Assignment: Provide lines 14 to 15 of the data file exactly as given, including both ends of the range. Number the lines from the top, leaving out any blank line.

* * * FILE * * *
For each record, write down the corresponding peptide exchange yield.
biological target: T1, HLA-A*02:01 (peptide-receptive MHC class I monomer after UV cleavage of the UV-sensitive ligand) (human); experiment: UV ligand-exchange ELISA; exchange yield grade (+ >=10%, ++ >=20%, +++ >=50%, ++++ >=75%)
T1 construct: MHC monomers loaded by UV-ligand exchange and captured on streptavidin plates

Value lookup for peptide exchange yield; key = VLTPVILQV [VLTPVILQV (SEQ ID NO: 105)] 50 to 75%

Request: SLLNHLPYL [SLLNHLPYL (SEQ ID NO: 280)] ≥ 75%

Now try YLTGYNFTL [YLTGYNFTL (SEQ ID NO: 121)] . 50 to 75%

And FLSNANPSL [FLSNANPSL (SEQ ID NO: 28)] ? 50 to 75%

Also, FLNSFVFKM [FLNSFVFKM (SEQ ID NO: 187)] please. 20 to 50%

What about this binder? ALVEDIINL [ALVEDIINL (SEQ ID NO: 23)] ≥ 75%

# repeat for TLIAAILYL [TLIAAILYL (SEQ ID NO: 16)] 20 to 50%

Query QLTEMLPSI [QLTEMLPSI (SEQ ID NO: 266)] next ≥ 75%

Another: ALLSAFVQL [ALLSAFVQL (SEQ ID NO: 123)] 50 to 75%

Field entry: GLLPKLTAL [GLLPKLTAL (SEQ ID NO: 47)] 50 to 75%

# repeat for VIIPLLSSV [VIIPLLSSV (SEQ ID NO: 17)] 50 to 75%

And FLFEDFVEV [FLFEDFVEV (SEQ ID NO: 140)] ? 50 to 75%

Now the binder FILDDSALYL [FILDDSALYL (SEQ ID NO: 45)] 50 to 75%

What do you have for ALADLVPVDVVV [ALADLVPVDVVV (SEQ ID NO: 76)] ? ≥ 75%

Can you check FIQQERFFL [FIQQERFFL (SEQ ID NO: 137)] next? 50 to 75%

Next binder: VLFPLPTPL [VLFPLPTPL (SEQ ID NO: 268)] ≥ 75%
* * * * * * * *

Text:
# repeat for VIIPLLSSV [VIIPLLSSV (SEQ ID NO: 17)] 50 to 75%

And FLFEDFVEV [FLFEDFVEV (SEQ ID NO: 140)] ? 50 to 75%